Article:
While most hotels in Andalusia do not have a specific Halal offering for Muslim tourists, they typically have a breakfast buffet that includes foods that are originally Halal. These options may include a variety of fruits, juices, cereals, eggs, and different types of bread. The pastries increasingly use oil instead of animal fats, but it's possible that you won't see specific labels indicating this. In such cases, it's best to inquire with the staff.
Some hotels offer Halal food on request. You can find some of them in the guide 'Andalusia for Muslim travelers' published by Turespaña, the Spain Tourism Board.
Image Credit: TURESPAÑA
An important part of the travel experience is discovering new flavors and savoring local gastronomy. Spanish and Andalusian cuisine is diverse and of high quality, but the inclusion of the Halal offer in the menus is not very widespread, beyond restaurants with Muslim owners.
The good news is that some of the most popular Spanish dishes are based on Halal ingredients like gazpacho, salmorejo, honey aubergines, potato omelette, squid sandwiches. Or they have Halal versions, such as fish or seafood paella.
They may have suffered cross contamination when you consume them in establishments that are not Halal or, at least, self-declared Halal. It's essential to be cautious when dining out.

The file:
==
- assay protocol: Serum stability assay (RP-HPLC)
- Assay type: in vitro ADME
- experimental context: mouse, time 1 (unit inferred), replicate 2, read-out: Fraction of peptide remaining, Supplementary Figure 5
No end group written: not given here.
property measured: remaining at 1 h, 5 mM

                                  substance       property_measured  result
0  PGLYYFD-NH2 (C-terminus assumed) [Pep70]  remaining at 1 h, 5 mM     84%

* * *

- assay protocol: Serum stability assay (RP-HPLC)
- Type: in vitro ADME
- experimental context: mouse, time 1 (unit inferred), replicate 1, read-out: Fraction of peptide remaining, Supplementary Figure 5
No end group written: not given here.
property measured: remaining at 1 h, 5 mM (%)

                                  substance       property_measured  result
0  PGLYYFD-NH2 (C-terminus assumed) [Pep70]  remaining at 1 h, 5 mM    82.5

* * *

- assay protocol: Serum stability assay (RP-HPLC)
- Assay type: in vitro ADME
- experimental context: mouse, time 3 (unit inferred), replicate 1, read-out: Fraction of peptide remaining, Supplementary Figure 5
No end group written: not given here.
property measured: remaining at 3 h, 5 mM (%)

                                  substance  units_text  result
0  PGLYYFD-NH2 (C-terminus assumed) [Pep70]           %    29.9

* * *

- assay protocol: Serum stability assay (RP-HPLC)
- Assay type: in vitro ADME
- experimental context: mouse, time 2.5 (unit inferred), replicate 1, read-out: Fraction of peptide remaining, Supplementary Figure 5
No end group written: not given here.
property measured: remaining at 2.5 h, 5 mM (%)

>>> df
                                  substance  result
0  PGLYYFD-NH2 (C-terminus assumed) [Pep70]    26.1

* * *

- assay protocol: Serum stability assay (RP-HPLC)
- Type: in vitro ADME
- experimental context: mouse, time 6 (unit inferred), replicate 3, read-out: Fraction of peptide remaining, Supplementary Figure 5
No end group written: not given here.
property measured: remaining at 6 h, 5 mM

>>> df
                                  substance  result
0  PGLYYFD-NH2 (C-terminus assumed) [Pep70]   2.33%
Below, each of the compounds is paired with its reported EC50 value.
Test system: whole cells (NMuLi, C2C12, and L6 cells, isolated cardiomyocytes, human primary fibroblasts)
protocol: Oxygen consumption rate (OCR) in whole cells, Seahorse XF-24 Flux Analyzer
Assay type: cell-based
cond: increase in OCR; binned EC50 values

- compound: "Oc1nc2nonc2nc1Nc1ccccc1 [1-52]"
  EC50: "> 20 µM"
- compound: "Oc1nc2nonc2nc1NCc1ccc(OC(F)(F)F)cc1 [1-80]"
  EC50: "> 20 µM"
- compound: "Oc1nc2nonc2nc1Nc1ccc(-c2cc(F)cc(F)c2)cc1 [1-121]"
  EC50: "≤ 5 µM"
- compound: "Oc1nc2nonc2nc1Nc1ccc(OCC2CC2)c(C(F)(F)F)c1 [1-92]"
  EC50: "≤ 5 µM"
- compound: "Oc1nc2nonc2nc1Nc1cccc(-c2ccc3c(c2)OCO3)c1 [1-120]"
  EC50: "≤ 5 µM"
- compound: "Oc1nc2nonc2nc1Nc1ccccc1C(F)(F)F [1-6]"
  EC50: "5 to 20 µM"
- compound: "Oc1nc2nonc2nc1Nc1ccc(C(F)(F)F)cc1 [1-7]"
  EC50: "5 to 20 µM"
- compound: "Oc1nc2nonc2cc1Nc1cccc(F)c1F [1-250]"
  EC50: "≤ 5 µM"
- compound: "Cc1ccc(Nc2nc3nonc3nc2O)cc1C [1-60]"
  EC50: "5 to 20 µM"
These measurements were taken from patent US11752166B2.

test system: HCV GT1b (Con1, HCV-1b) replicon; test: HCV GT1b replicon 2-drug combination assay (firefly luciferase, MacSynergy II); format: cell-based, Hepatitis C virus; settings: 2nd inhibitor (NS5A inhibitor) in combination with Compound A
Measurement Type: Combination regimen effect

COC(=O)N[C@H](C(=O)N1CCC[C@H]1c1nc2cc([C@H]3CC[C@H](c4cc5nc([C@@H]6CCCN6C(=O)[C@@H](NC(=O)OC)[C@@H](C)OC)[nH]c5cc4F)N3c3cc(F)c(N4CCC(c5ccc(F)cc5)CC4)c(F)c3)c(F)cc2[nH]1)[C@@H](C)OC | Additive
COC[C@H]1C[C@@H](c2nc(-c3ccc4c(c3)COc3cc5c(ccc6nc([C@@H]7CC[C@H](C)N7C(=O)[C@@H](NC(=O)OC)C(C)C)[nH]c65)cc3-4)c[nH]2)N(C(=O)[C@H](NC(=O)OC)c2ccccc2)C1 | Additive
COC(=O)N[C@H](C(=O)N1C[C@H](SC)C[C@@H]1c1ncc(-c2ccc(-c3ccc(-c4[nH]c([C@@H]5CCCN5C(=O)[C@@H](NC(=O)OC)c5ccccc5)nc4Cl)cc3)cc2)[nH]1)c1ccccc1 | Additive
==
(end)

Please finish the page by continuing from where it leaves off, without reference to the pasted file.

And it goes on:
Pork is usually present on the menu of most restaurants in Andalusia. Especially ham (cured pork leg), which is one of the gastronomic ‘stars’ of the region and of all of Spain. Spaniards usually consume cured ham, uncooked, cut into thin slices and portions, so it is not likely to contaminate other dishes ... However, it is sometimes used as a “topping” in some unexpected recipes. This is the case, for example, with salmorejo (a delicious dish typical in Cordoba, a kind of cold cream based on tomato, olive oil and bread), to which they are usually added ham shavings. (We recommend that you try salmorejo, it is delicious, and simply insist that they do not add ham ‘toppings’).
Sometimes, some vegetable or legume creams or soups may have been cooked with an animal bone, to make them tastier. If you are in a Spanish restaurant that is not vegetarian or does not have any Halal offerings, it is advisable that you ask if the dishes have been prepared by adding some type of meat, bone, or lard even though, at first glance, they are made with Halal ingredients.
However, you can find a quite reliable method when you are in a local Spanish non-Halal restaurant to avoid cross contamination: choose fish, preferably grilled or fried. Fish and meat are typically cooked separately and in different containers to prevent flavor mixing. And Andalusia is a paradise for seafood lovers, with "fried pescaíto" (fried fish) being a gastronomic highlight. Along the coast, especially in Malaga and Costa del Sol, you'll also find "espetos," a local specialty of grilled sardines on skewers.
Let your visit to Andalusia be a complete gastronomic experience, and enjoy exploring the culinary diversity of this wonderful Spanish region!
[Cover Image Credit: TURESPAÑA]